tion that I'answer about a hundred times a
a month, by mentioning the superb speci
men that is called 'The Cone of the Holy
Marv.' Why it i so called I do not know,
but it is the rarest, because there are but
two Known specimens in existence. One of
them is in London, in the British Museam,
I believe, and the' story is told that the
shell is valued at several thousand pounds
sterling a sort of Koh-i-noor among shells
of wondrous beauty and rarity."
"What is the larcest shell known?"
"The giant oyster. You can see giant
oyster shells on exhibition in front ot sev
eral well-known oyster saloons uptown.
They are imported from India. I remember
that I imported a pair that measured 3
feet by 4. They weighed nearly 500
"And the smallest shell?"
"Is 'the rice shell. Lying in bulk in 'a
basket or barrel the shells would be readily
mistaken for rice grains."
. A TBUHPET FBOM THE SEA.
It Is a Shell Nearly Two Feet Lode end
"What is the 'trumpeter?' " asked a re
porter of the Hew York Sun, of a promi
nent shell merchant The latter went to a
case in the rear of the store and lifted ont a
conch-shaped shell nearly two feet in length
and marked like a tortoise shell. A hole
bad been drilled in the surface at the large
end of tbe shell. The merchant placed his
lips to the hole and blew. A rich, sonorous
trumpet blast re-echoed and reached through
the store and brought passers-by to a stand
still in the street They stared in open
eyed wonder at the man in the doorway
blowing UDon a handsome shell.
"It isn't necessary to explain further why
it is called the trumpeter, is it?" exclaimed
the merchant with a smile.
"This shell comes from Singapore, and
belongs to the Triton family. Sailors often
use it as a fog horn, and it makes a good
one, too. Perfect specimens of the shell are
worth from 10 to $ 15. This is a IS speci
men. Its markings, or, rather, what con
chologists call its drawings, make it worth
Howard Fielding Has an Encounter
With the Hew Law There.
FEIEHD OF HIS FAMILT 8H0CKED.
Pickles, Crackers, Tables and Chairs as
COCKTAILS AB P0WEEFUL AB ETEE
tmimra ros the sujim.tcb.1
s In passing through Boston a few days ago
I met a middle-aged temperance crank, who
claims to be a friend of our family. He
called me his dear boy and fractured a few
bones in my hand. A great grip has he;
and I was glad that my hand wasn't a dollar
because in that case he never wonld have let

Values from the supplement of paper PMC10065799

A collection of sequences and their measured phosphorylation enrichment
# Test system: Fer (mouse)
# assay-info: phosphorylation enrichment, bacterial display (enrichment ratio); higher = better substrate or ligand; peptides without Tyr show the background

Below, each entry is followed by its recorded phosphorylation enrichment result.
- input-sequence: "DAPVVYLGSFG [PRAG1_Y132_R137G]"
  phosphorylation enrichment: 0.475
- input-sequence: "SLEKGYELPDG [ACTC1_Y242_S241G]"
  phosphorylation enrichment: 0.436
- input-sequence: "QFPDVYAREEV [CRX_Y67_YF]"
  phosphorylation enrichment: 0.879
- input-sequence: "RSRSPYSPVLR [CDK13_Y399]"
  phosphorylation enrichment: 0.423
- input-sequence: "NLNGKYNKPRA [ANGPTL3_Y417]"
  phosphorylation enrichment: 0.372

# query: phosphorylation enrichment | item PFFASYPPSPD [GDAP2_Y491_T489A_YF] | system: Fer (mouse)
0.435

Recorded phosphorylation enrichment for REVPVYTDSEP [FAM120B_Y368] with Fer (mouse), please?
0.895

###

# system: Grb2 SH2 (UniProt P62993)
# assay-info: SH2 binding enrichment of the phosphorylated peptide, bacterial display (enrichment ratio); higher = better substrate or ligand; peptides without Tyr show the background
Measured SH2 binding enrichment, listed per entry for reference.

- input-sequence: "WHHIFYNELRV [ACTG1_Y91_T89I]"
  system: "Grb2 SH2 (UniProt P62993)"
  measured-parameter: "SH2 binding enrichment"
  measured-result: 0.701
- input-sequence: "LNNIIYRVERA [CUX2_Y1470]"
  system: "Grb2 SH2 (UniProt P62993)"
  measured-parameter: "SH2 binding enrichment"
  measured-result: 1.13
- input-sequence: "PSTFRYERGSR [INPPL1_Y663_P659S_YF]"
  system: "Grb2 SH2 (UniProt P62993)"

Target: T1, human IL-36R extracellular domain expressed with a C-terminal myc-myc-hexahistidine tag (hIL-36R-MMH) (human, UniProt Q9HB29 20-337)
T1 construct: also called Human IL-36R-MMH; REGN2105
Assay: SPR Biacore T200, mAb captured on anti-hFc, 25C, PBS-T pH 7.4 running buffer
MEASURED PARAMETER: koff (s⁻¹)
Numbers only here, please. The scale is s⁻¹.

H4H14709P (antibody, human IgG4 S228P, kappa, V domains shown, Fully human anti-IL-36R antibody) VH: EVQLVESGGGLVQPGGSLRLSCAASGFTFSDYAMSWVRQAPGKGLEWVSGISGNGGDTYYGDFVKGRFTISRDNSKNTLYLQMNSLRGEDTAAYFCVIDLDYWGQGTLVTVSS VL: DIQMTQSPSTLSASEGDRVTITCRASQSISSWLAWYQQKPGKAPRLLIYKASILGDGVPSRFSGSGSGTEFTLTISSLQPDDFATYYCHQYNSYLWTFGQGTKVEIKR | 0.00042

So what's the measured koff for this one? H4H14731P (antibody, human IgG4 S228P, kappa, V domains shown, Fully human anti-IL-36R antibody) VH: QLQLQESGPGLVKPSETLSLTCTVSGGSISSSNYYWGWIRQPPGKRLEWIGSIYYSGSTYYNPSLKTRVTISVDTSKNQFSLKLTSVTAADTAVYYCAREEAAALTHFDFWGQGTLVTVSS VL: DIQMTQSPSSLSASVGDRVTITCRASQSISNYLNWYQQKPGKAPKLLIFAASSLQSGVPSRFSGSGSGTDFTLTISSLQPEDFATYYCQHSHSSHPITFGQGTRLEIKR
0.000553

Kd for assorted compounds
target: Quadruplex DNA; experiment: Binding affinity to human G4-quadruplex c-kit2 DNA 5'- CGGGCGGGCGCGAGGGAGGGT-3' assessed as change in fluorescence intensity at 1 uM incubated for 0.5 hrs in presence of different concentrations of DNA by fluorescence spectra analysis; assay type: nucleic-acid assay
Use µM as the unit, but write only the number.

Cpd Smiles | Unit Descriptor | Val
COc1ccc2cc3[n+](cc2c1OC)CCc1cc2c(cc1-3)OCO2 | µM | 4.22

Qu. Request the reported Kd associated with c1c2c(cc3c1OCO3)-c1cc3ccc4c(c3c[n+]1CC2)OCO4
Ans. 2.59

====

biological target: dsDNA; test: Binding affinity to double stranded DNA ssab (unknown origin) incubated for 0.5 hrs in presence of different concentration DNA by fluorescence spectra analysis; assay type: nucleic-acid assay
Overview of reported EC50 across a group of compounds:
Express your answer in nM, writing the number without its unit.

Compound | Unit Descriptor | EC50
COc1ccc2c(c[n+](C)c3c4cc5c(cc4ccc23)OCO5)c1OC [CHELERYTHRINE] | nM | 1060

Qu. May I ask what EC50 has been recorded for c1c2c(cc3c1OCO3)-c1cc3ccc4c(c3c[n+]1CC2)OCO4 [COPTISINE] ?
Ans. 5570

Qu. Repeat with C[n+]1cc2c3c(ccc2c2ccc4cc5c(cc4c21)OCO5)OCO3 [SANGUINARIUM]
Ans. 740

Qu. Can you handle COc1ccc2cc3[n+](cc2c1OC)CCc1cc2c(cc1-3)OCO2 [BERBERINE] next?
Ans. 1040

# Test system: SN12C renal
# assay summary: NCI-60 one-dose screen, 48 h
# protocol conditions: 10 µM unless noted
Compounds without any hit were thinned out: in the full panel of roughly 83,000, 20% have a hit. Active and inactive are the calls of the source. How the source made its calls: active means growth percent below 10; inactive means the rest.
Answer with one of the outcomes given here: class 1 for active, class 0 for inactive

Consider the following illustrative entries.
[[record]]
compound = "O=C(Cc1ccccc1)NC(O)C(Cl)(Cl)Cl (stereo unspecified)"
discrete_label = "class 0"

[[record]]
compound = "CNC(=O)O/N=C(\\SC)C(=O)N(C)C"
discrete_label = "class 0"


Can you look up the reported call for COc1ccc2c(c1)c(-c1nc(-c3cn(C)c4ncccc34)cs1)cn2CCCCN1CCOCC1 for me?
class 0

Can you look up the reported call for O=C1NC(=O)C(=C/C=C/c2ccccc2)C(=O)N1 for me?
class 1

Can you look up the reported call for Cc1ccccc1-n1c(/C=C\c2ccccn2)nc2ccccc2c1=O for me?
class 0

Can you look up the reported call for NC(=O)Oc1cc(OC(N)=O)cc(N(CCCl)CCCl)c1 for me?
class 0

"You haven't been in Boston lately," said
he, "and doubtless you notice and are de
lighted with the change. I refer to the new
law regulating the liquor traffic."
I thanked him for supposing that I mnsjt
have learned all about it in the 15 minutes
since I arrived. In fact, I hadread about it
in the papers, as most people h-.ve done, bnt
had not thought much about it
"A great law, that," said he; "a great
step forward in the cause of temperance.
But, of course, it is only a step; we shall go
further. We are too lenient with the saloon
keeper. I believe in temperance, sir, and I
would have it even if we had to call out the
militia and shoot the neck off every bottle
in the city. We haven't punishments
enough. We don't stick closely enough to
the one great cause of temperance in all
things. I'd have every liquor dealer
haneed, sir; hanged on Boston common
where our forefathers first showed how to
resist tyranny. Down with the saloon
"It is hard to make the mass of the people
coincide with these moderate and reasonable
views," said L
mobe seasonable views.
"Yes, unfortunately it is," he admitted,
"and the more's the pity. Why, sir, any
man who fails to deposit his ballot in favor
of temperance legislation ought to be
whipped to the ballot box with raw hides,
and his children disfranchised to the third
and fourth generation.
"But you ought to see Tim Noonan's place
since the new law went into effect," he con
tinued, brightening up. It's changed won
derfully. You used to see crowds of men
hanging over his bar, but they can't do it
now. We have a grating up in front of
every bar, and the men -wkswant.to drink
must sit down at little tables. Let's walk
by Tim's place. I like to have him see me
for it must mace him rave. I've been an
humble instrument in the hands of the Lord
in this reform. Yes, blast me if I haven't
and nobody else has been anywhere along
side of me."
We walked down toward Tim's place, and
I couldn't help feeling sorrv for him, in
spite of my naturally strong principles
against over-indulgence. Graves, the crank,